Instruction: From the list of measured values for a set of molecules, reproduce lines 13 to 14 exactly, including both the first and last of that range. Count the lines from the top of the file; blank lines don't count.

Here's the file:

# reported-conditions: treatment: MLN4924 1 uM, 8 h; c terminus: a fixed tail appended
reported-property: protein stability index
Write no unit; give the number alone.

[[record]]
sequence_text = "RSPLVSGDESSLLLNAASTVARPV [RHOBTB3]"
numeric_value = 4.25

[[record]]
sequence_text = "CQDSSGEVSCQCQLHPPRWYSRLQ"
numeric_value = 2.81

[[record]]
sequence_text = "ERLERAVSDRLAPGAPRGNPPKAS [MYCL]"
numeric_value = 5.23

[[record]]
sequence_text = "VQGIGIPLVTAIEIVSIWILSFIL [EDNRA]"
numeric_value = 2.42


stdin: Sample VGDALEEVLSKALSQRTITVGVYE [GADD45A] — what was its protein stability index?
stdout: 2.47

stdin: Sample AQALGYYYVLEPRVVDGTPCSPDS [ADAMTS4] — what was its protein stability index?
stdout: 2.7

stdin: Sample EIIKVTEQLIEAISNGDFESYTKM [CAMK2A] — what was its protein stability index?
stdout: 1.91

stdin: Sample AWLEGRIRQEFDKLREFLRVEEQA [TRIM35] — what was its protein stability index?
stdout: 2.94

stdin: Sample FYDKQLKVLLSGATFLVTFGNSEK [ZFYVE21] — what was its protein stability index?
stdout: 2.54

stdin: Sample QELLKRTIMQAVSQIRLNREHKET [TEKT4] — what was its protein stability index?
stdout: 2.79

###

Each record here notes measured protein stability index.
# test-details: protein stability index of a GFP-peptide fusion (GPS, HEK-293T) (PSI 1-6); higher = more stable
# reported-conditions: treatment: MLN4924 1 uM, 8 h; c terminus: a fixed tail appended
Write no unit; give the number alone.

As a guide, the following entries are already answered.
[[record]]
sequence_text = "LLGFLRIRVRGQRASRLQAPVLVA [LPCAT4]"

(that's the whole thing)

[[record]]
sequence_text = "VQGIGIPLVTAIEIVSIWILSFIL [EDNRA]"